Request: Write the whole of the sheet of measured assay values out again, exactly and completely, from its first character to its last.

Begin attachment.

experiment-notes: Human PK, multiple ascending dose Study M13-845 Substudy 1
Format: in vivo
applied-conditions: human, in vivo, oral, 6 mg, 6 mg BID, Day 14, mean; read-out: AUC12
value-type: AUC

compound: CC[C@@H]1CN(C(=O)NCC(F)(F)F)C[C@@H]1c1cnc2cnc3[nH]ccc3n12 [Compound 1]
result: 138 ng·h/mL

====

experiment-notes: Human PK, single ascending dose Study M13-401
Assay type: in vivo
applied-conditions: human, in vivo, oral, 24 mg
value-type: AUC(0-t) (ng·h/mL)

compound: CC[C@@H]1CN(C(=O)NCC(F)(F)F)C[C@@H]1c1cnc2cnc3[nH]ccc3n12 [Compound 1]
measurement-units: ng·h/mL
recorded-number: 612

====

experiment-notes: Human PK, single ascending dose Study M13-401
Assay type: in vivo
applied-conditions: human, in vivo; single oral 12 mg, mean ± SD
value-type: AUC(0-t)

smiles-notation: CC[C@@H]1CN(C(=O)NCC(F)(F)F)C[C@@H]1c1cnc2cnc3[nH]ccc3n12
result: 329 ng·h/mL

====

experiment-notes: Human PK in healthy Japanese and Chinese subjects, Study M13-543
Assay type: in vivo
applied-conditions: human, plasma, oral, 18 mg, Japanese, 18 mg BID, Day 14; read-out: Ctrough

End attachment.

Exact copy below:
experiment-notes: Human PK, multiple ascending dose Study M13-845 Substudy 1
Format: in vivo
applied-conditions: human, in vivo, oral, 6 mg, 6 mg BID, Day 14, mean; read-out: AUC12
value-type: AUC

compound: CC[C@@H]1CN(C(=O)NCC(F)(F)F)C[C@@H]1c1cnc2cnc3[nH]ccc3n12 [Compound 1]
result: 138 ng·h/mL

====

experiment-notes: Human PK, single ascending dose Study M13-401
Assay type: in vivo
applied-conditions: human, in vivo, oral, 24 mg
value-type: AUC(0-t) (ng·h/mL)

compound: CC[C@@H]1CN(C(=O)NCC(F)(F)F)C[C@@H]1c1cnc2cnc3[nH]ccc3n12 [Compound 1]
measurement-units: ng·h/mL
recorded-number: 612

====

experiment-notes: Human PK, single ascending dose Study M13-401
Assay type: in vivo
applied-conditions: human, in vivo; single oral 12 mg, mean ± SD
value-type: AUC(0-t)

smiles-notation: CC[C@@H]1CN(C(=O)NCC(F)(F)F)C[C@@H]1c1cnc2cnc3[nH]ccc3n12
result: 329 ng·h/mL

====

experiment-notes: Human PK in healthy Japanese and Chinese subjects, Study M13-543
Assay type: in vivo
applied-conditions: human, plasma, oral, 18 mg, Japanese, 18 mg BID, Day 14; read-out: Ctrough